Greener Pastures: Where Nature Meets Nurture

Greener Pastures: Where Nature Meets Nurture

Did you go outside today? The answer may be “yes, of course! I walked to my mailbox or I took the dog out” but did you really go outside? Did you take a walk, ride your bike, or have a picnic for lunch? Did you read a book outside on the porch or spend some time planting flowers? As the weather gets warmer and nature gets greener, there’s never been a better time to enjoy the outdoors. According to the Forest Department of the USDA, there are many mental wellness benefits associated with being outside in green spaces, such as lower risk of depression and faster psychological stress recovery. Studies have shown that being in nature can restore and strengthen our mental capacities, increasing focus and attention.

“The physiological response to being outside in nature is real, and it’s measurable,” said Michelle Kondo, a research social scientist with the USDA Forest Service’s Northern Research Station. “There are many physical and psychological benefits of nature that scientists have observed, which can better help us understand how nature supports wellness in the body, mind and community.” (USDA). So not only does alone time outside benefit our mental health, the community and social connection aspects of spending time outdoors also contribute to mental wellness. Warm weather increases opportunities for talking with neighbors, attending outdoor events like markets or fairs, hosting barbecues or campfires, or even doing yard work as a family. The outdoors is the best venue to reconnect with your community and loved ones after a very long winter.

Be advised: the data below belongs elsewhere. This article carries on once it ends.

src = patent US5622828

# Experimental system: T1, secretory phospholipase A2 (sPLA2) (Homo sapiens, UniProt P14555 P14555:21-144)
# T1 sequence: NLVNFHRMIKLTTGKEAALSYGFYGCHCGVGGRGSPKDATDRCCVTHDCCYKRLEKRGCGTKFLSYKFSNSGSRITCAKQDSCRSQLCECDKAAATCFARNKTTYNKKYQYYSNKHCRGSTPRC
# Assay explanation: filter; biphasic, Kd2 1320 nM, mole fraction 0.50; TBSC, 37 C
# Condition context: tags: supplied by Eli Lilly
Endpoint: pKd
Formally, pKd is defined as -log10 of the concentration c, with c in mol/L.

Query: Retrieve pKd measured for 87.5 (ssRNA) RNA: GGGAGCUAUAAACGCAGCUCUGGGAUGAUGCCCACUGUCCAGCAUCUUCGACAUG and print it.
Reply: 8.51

Communities benefit greatly from nature. According to a 2019 report by University of Chicago psychologist Marc Berman, PhD, and his student Kathryn Schertz, green spaces near schools promote cognitive development in children and green views near children’s homes promote self-control behaviors (APA). Adults assigned to public housing units in neighborhoods with more green space showed better attentional functioning than those assigned to units with less access to natural environments. Planting trees or other natural vegetation in both vacant lots and high traffic areas can help lower a community’s noise or air pollution—overall improving collective mental wellness. Planning planting initiatives in your city or town is another great way to get connected and a great physical activity for all.

During this Mental Health Awareness Month, it is more beneficial than ever to seek out unique ways to feel better. Some examples of meaningful outdoor activities are: picking out and planting flowers or herbs with your family, hanging a tree swing, taking your dog for a walk, etc. If you live in an apartment or have a busy schedule, there are still ways you can incorporate time outdoors. Some examples that fit your location or schedule are: taking a walk around your community or complex, visiting parks in your city, parking further away from your place of work to get a walk in, taking lunch outside, etc.

Now that you are equipped with the knowledge of the strong correlation between being in nature and mental wellness, you can look for more opportunities to spend time outside. Whether alone or in a group, the “greener pastures” of mental wellness are waiting for you!

Stay well,

Emma Clifton